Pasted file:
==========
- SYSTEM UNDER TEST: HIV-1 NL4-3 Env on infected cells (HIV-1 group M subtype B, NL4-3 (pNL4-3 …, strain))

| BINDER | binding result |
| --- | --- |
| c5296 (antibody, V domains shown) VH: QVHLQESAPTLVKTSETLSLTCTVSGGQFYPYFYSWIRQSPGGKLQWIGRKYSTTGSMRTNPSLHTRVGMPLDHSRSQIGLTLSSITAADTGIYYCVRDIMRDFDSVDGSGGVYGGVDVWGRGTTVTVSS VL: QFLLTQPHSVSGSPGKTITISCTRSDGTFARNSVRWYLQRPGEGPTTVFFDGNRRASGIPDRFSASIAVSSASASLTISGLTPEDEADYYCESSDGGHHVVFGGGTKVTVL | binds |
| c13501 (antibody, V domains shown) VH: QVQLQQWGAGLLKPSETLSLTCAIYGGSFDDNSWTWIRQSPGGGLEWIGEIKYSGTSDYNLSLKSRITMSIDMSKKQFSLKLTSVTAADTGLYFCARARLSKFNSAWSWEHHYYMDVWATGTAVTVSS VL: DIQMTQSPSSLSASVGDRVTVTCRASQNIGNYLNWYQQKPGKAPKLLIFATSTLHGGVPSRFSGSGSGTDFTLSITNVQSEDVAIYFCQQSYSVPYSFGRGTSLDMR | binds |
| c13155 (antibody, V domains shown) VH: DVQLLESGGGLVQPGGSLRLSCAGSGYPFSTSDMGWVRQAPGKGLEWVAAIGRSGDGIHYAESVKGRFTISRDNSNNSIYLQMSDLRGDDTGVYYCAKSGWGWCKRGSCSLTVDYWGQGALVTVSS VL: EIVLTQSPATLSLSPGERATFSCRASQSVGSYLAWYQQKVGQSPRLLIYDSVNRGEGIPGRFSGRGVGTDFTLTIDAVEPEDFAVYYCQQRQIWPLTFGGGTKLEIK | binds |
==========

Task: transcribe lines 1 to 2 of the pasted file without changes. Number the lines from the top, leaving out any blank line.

- SYSTEM UNDER TEST: HIV-1 NL4-3 Env on infected cells (HIV-1 group M subtype B, NL4-3 (pNL4-3 …, strain))

| BINDER | binding result |